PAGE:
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Two Slumping Stars

A friend of mine, let’s call him Jake, came into this season hoping to compete for a fantasy title. He was buoyed by a fantastic offense led by Manny Machado, Bryce Harper, Justin Upton, and Jason Heyward. Uh, I mean led by Manny Machado and Bryce Harper. Like many fantasy owners, “Jake” has been let down once again by two of baseball’s most enigmatic players.

Perhaps the most disappointing player in fantasy baseball this year is Tigers outfielder Justin Upton. Once a fantasy stud counted on for 20-plus home runs and stolen bases with good power production, Upton has sunk to Mariana Trench depths. Take a look at his year-by-year trends.

 

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In 2015, Upton reversed a stolen base dearth that had marked the slide from his elite fantasy years to the merely productive ones, but this year? Nothing. He’s not even trying to run. Of course, when you’re not getting on base – .263 OBP – it’s hard to steal many bases. Two obvious value sinking outcomes of Upton’s first season in Detroit are an elevated K% to go with a significantly decreased BB%. Many players can success with a 25% strikeout rate, very few can with a 36% rate. To make matters worse, he’s not even unlucky as he has a near career high BABIP.

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From 2015, he’s exchanged a ground balls for line drives, which would lead one to expect better results. However, he’s lost a lot of both medium and hard contact which has resulted in a nearly 50% increase in soft contact. Perhaps, not coincidentally, his approach seems to have changed as he has hit significantly more balls to the opposite field. A timeline of his exit velocity confirms the fact that he hasn’t just lost some pop to his bat, he’s lost all of it.
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A look at his zone profile doesn’t suggest that much has changed. One possible cause for his opposite field tendencies, and poor power, is that he is swinging at more pitches down and out of the zone. Obviously, it’s hard for any hitter to do a lot with those pitches, so if Upton can start laying off those he might reduce a bit of his weak contact. (Ignore the name Wesley Rodriguez, apparently Brooks Baseball is having an issue linking to the correct name)

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Perhaps more disturbing, is what pitches Upton is swinging and missing at. The traditional power hitting region of the strike zone – middle to middle-up – has become a wasteland for Upton. As you can see, he’s missing a quarter of the time that he swings at balls right down the middle and nearly half of the balls in the upper-middle of the strike zone. Those are pitches that he should be punishing.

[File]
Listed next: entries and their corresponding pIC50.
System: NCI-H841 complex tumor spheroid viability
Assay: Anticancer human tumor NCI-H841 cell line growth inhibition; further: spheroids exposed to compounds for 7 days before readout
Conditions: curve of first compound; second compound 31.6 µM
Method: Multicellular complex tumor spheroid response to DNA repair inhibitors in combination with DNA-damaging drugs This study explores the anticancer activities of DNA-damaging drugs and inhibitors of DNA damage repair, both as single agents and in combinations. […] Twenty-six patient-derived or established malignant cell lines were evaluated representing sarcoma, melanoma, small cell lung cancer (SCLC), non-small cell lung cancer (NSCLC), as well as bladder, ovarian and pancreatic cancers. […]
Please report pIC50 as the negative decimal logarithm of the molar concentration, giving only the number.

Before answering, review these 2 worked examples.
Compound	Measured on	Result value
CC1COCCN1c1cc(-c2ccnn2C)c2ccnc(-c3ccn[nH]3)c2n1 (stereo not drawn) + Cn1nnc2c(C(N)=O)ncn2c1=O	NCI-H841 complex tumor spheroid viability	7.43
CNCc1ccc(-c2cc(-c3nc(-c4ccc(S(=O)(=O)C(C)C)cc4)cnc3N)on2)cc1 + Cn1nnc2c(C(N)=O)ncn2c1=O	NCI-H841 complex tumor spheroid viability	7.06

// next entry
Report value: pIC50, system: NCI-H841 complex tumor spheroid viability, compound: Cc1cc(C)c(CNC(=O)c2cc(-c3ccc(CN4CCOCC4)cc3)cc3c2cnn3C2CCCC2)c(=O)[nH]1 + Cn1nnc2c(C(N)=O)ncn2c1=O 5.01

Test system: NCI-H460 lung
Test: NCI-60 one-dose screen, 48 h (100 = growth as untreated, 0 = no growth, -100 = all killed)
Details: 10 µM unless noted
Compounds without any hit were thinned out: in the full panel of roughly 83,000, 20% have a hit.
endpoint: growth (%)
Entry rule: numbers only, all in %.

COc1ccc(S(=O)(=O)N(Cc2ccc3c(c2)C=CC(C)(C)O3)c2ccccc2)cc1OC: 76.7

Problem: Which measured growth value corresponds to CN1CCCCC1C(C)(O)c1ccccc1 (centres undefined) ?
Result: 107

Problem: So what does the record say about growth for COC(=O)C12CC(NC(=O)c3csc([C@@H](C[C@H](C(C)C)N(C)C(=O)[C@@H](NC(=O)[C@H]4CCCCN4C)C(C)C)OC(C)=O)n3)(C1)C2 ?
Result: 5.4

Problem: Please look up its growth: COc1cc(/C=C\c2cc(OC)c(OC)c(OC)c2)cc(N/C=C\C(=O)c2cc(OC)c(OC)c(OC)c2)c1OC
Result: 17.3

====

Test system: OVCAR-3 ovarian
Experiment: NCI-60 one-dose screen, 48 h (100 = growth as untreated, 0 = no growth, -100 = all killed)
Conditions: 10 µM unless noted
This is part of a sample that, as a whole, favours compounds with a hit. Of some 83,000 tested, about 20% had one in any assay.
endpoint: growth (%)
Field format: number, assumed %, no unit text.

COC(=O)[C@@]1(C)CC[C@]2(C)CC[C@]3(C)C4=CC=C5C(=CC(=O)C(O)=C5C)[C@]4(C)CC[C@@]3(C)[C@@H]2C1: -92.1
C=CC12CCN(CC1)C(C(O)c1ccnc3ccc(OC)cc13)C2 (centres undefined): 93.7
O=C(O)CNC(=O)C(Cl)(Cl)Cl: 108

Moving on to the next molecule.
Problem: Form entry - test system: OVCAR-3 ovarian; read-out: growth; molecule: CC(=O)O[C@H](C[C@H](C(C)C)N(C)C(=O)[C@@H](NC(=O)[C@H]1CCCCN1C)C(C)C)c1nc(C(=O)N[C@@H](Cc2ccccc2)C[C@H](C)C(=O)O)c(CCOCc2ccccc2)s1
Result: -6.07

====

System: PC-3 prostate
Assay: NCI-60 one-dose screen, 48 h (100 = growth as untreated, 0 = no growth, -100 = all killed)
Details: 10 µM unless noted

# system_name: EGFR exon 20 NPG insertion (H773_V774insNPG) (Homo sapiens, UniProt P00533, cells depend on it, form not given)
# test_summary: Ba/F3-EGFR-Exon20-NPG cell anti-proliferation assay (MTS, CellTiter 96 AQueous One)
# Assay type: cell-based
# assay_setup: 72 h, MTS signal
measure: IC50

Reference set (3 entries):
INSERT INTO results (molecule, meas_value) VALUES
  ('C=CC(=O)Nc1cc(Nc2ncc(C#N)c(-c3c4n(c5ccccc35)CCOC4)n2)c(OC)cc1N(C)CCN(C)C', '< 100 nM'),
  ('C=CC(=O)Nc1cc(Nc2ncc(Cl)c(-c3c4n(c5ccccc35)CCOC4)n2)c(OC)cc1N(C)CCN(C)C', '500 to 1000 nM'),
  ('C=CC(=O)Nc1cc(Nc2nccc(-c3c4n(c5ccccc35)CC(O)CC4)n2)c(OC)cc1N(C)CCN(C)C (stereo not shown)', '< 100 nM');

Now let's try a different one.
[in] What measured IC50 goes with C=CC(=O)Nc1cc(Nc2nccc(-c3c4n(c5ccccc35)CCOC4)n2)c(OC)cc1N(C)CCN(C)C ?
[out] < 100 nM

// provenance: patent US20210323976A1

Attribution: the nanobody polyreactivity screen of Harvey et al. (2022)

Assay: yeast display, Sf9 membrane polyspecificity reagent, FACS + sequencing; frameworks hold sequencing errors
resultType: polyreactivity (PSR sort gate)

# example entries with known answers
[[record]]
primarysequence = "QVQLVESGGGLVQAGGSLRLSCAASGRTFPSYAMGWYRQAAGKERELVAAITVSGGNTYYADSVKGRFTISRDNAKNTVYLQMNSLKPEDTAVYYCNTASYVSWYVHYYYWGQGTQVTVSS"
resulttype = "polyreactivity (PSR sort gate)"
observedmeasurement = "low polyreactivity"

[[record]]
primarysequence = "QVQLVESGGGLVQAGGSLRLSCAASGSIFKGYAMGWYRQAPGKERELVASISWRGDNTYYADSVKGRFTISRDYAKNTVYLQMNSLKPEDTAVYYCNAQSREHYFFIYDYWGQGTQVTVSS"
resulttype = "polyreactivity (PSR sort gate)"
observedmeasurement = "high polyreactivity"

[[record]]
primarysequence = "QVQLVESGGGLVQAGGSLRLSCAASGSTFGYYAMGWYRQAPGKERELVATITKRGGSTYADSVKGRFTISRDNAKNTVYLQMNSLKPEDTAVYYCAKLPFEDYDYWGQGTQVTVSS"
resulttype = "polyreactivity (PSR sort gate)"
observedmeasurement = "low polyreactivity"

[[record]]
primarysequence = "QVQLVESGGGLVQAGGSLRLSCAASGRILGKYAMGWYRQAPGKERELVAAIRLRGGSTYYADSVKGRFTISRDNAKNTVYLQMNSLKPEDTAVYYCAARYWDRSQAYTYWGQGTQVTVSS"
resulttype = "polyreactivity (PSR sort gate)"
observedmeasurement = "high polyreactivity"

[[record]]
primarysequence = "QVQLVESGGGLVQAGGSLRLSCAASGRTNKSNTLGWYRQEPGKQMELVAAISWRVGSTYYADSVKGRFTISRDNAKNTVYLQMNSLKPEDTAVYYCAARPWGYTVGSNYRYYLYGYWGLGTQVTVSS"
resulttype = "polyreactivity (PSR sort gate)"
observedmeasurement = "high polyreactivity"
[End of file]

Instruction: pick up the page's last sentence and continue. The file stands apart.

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Justin Upton has always been a fairly unpredictable fantasy player. Some years he plays like an MVP and some years you rue the day you drafted him. But even at his worst, he generally had a swing and miss rate of around ten percent on fastballs. It’s currently double that at 20%. I don’t know what is wrong with him but there aren’t any signs that he’s going to break out of his extended slump.

 

Jason Heyward is another player who gives Justin Upton a run for his money in the race for most disappointing player every few years. But after several years in fairly negative hitting environments, the move to Chicago, along with the surrounding offense, was supposed to be the cure for Heyward’s occasional lack of production. The most frustrating thing about Heyward is the power. He has ranged from 18 home runs as a rookie, to 27 in his apparent breakout third season, only to hit under 15 every year since. Unlike Upton, at least Heyward seems intent on providing stolen bases at a beneficial clip. A look at some basic metrics below shows his inconsistency.

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He’s ranged from a player who is borderline elite in terms of limiting his strikeouts while providing a little bit of everything from a fantasy perspective to this 2016 version that strikes out at his career high level while swinging a lifeless bat. His current ISO is at a pathetic level, though, to be honest, it hasn’t been even acceptable since 2013.

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What you see is a player who, throughout his career, has been held back by an elevated ground ball rate. While ground balls have a greater chance of becoming a base hit, they have no chance of leaving the yard. And we expect Heyward to do more than hit singles and walk. While still less than ideal, his GB% of 49% is actually a vast improvement over last year. Unfortunately, instead of lofting long fly balls onto nearby roofs in Chicago, he has instead provided infield practice in the form of pop flies. I recall a stat that claimed that Joey Votto had something like 15 infield fly balls in his whole career, well Heyward is hitting every fourth flyball to the infield. Despite that, his exit velocity has remained fairly consistent with that of the 2015 season.

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Jason Heyward seems like the type of player that will perpetually frustrate fantasy owners. Despite that, he usually bounces back from apparent declines and this year should be no different. Eventually, his pop flies will turn into fly balls and his HR/FB rate will return to its usual mediocre form. Unlike Upton, I feel confident that Jason Heyward will return to form.

The Author

Jesse MacPherson

Jesse MacPherson

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